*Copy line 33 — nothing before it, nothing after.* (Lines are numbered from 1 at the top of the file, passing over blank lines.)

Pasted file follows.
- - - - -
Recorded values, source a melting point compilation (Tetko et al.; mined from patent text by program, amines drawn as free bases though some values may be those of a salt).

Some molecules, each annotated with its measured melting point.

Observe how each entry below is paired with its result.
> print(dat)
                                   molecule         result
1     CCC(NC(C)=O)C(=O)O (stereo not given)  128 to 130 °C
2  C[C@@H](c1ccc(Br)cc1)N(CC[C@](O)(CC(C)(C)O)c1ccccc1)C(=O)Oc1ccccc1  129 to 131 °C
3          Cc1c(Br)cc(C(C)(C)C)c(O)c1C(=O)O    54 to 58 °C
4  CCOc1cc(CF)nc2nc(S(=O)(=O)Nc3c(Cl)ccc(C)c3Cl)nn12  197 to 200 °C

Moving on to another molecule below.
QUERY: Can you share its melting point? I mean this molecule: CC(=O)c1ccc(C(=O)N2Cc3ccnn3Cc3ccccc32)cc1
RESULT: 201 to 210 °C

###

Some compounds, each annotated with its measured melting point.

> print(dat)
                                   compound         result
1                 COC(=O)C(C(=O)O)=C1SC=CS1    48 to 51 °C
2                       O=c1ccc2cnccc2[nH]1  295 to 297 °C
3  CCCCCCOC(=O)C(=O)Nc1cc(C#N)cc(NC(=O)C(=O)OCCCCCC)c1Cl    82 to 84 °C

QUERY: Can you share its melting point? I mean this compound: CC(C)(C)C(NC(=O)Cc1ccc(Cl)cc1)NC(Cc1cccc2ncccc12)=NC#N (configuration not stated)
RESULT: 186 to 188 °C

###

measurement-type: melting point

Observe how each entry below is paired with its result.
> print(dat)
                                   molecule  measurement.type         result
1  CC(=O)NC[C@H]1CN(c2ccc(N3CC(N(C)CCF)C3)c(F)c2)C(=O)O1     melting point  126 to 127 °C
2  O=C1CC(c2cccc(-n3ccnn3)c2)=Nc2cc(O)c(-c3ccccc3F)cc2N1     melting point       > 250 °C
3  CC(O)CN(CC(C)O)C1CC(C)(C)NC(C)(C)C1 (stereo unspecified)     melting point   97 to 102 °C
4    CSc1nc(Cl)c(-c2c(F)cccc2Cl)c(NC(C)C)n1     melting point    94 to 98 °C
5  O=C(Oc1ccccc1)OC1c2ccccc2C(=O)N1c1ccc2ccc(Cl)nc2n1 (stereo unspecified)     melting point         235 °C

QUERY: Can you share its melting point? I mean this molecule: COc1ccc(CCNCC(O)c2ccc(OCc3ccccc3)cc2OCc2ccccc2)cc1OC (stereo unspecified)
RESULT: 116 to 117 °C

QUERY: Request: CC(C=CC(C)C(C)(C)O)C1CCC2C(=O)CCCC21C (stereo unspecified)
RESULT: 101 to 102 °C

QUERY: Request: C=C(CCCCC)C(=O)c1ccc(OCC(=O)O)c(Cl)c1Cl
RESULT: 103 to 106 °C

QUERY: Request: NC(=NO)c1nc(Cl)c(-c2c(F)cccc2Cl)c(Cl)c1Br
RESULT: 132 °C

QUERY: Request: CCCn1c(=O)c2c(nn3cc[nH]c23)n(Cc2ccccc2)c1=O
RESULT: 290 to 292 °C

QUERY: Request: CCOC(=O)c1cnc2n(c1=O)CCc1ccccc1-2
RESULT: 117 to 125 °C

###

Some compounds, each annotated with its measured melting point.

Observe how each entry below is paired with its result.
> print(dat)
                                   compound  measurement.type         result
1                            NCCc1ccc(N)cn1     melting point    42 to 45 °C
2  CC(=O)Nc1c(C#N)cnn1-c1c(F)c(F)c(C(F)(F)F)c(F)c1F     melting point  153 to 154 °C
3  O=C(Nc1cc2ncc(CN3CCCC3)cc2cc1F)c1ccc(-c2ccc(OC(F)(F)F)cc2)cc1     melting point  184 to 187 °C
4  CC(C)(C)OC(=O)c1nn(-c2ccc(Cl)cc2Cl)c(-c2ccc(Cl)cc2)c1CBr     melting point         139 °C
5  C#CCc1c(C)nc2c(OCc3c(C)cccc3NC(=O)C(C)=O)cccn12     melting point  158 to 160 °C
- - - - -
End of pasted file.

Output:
RESULT: 116 to 117 °C